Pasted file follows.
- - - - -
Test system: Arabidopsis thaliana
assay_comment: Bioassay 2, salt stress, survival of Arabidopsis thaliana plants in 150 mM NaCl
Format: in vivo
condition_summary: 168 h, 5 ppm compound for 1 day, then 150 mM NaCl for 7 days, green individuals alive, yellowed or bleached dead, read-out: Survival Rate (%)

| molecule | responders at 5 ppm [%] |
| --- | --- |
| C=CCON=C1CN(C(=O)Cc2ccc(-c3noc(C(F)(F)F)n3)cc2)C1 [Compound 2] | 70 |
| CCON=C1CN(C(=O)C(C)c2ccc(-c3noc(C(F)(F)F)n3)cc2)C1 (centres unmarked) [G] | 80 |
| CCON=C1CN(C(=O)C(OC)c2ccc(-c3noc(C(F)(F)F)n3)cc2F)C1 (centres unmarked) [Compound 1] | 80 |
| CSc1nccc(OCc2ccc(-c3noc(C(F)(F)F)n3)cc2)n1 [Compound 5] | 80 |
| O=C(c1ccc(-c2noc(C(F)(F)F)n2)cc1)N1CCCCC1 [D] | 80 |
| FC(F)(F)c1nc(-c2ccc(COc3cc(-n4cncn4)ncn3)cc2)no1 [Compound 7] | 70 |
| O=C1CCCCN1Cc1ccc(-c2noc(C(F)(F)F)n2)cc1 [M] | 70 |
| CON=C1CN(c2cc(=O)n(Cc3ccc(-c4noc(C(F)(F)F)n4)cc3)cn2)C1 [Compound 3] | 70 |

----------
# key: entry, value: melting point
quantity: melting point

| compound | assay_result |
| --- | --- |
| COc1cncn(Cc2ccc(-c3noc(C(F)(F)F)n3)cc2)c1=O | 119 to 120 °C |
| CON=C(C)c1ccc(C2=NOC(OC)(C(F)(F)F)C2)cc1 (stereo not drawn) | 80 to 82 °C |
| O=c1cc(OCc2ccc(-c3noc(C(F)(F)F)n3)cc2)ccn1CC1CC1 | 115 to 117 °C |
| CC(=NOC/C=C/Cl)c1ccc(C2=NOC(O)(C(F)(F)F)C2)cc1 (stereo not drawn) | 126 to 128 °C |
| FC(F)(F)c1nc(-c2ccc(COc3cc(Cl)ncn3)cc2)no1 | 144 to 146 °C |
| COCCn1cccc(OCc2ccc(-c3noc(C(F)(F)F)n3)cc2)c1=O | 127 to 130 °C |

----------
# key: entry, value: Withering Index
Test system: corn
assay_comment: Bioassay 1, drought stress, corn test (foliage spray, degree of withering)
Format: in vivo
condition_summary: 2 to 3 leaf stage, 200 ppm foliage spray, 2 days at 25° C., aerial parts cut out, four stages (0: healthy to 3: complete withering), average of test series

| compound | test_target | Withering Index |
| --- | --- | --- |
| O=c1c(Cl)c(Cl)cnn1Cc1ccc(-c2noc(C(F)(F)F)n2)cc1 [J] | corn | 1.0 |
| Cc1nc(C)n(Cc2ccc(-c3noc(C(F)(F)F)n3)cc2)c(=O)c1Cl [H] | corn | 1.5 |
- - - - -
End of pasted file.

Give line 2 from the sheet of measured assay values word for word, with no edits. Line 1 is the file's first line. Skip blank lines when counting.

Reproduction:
assay_comment: Bioassay 2, salt stress, survival of Arabidopsis thaliana plants in 150 mM NaCl